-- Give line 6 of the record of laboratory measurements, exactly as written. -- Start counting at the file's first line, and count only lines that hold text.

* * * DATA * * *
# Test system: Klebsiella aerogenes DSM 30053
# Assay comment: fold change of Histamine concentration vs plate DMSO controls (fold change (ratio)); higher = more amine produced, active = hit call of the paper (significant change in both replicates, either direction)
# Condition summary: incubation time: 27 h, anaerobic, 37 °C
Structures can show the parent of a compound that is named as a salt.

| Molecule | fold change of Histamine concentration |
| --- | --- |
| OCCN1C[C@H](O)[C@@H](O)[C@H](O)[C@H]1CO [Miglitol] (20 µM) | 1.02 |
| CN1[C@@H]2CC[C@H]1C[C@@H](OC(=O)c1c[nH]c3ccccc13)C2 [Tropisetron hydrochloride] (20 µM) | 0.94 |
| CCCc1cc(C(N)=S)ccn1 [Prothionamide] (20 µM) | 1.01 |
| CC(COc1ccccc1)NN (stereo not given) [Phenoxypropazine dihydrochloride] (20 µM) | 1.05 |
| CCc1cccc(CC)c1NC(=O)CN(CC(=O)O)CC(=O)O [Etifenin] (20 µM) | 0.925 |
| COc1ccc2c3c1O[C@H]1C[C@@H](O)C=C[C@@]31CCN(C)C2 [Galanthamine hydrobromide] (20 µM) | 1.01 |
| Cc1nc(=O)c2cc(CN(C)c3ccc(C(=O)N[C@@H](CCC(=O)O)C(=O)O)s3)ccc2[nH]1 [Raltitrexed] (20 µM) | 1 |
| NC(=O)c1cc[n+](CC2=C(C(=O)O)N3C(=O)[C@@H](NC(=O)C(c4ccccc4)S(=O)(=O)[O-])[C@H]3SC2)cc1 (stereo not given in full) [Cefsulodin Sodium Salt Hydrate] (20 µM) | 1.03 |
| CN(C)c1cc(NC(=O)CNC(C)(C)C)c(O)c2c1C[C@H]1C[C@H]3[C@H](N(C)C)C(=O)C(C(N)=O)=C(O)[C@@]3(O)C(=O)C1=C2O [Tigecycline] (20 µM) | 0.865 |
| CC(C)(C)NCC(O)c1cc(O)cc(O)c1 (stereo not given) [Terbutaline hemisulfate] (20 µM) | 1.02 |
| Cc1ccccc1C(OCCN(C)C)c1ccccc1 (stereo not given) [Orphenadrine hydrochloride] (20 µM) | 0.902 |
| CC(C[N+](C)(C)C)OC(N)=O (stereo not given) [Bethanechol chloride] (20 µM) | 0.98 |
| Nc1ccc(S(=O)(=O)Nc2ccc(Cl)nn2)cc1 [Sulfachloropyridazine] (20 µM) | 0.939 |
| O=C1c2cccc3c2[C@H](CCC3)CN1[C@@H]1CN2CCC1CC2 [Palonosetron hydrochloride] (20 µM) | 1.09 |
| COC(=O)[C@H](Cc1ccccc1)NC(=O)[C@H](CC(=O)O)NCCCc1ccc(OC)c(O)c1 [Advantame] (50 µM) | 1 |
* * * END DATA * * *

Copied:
| --- | --- |